Takashi Tomo-oka's Floral Photography Reveals the Essence of Nature
by Hans Liu
Japanese photographer Takashi Tomo-oka is a traditionalist at heart. Embracing his early education in Nihon-ga, traditional Japanese painting, Tomo-oka’s floral photography presents a refreshing vision of the impermanence of nature.
The Form of Japanese Art
Tomo-oka photographs the same way as an artist grounded in the canon of Japanese art. He creates a strictly two-dimensional space devoid of perspective. This distinctly Japanese aesthetic was popularized in woodblock prints as early as the 18th century, and has become an iconic feature in contemporary manga and anime movies.
“I wish to express the beauty of 'kaboku', which is to say, flowers and trees, using photographic techniques to create an image resembling a painting. I want to be able to feel the unadorned beauty of the plants, using a composition consisting solely of the plant and empty space, making the picture as simple as possible,” says Tomo-oka.
The Striking Beauty of Impermanence
The emphasis of space and emptiness in Tomo-oka’s photography highlights the blossoming flowers in their most intimate stages of growth. He begins the creative process by closely examine how the plants mature. He looks for a specific moment beyond the flowers’ full bloom, as the first signs of decay start to emerge. Tomo-oka explains that his focus "is not just their beauty but also their dark side—dying leaves or ones eaten by bugs, rotting berries, even poisonous weeds that people usually avoid because they give off a bad smell."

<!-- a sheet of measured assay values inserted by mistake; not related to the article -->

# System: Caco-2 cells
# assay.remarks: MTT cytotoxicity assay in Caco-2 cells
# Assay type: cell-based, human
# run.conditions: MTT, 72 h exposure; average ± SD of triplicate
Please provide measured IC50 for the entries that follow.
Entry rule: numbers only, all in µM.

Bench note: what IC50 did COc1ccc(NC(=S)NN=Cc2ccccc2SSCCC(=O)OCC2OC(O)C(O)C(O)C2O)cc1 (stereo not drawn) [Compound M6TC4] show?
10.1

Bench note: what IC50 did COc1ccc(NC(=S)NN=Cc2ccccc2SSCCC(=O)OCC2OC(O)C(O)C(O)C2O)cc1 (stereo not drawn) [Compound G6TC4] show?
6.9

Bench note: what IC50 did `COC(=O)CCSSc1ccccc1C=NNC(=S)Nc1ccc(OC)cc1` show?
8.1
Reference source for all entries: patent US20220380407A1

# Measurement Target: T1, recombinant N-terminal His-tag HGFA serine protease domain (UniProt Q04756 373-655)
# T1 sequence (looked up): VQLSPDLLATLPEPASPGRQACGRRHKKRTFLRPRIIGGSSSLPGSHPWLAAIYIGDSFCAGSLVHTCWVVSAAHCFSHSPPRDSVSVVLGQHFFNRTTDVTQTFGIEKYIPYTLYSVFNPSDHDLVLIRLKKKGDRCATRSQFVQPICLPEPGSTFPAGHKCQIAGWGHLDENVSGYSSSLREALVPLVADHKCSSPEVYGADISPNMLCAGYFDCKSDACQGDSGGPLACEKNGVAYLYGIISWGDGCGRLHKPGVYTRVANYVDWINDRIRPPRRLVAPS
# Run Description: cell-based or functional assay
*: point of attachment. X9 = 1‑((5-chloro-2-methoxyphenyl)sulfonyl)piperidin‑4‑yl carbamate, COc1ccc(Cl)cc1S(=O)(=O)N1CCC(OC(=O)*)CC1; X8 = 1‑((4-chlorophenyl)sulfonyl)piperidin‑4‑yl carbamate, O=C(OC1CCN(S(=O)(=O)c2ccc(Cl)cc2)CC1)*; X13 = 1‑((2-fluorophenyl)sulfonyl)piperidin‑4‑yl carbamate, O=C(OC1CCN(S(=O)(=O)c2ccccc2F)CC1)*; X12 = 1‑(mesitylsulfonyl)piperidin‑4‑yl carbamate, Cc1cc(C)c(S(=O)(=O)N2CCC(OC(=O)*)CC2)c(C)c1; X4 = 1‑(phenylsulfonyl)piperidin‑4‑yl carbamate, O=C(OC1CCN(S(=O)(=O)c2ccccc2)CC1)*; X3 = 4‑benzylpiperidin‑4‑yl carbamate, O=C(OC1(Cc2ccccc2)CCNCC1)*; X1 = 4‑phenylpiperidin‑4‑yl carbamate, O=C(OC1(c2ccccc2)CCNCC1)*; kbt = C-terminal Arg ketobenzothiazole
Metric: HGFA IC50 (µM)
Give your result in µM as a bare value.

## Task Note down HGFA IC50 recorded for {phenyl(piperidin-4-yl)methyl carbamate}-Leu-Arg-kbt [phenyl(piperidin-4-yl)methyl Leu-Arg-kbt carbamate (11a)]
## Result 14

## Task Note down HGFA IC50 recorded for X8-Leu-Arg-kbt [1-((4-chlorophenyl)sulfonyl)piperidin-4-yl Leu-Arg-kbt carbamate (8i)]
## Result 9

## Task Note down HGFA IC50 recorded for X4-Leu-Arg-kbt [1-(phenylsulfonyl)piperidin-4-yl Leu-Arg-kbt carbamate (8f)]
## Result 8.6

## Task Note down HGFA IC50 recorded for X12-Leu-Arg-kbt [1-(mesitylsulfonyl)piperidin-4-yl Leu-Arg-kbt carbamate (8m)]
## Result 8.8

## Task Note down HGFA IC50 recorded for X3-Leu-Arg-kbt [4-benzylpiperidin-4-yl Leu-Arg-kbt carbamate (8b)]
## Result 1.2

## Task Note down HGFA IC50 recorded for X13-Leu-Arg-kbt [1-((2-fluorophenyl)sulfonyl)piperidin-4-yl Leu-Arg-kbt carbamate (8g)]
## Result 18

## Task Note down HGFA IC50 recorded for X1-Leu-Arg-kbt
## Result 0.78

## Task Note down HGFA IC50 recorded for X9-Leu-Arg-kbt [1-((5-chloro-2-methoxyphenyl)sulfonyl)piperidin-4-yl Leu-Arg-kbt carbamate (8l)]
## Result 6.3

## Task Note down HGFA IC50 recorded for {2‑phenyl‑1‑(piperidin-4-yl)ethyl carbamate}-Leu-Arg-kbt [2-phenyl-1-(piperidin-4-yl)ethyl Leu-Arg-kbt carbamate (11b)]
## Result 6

This idea of capturing the transitory essence of nature harks back to the ancient Japanese principle of wabi-sabi – a set of beliefs addressing the imperfection and impermanence of all life. Look closely at this cherry blossom photograph: Tomo-oka has skillfully honed in on what makes them so extraordinarily moving: it is the acceptance that their beauty is short-lived and that decay is inevitable.
The Essence of Nature
Tomo-oka’s intention is to minimize the artist’s interference between subject and viewer. We so often create extensive webs of meaning around flowers, but these deceptively simple photography allow the natural forms of the plant to speak to us as directly as possible.
Transcending Japanese Craft
Tomo-oka prints his digital photography exclusively on Japanese rice paper, or washi. Its coarse and hand-crafted texture lends naturalistic depth to the two-dimensional portraits.
The style of presentation also speaks of his refreshing take on traditional Japanese art: “my photographs are all tall and narrow, the same proportions as calligraphy paper, as I instinctively found this ratio to be ideal for expressing plants. I think that this may be a result of my experience seeing painted hanging scrolls, fusuma [sliding door panels] and folding screens in temples as a young boy.”
Digital photography, through Tomo-oka’s lens, is rich with cultural insight and poignant conviction. Like the storied woodblock prints of the floating world, these arresting floral portraits are timeless because they capture life’s fleeting and cherished moments.
You can view and purchase Tomo-oka's work at the Ippodo Gallery in New York.
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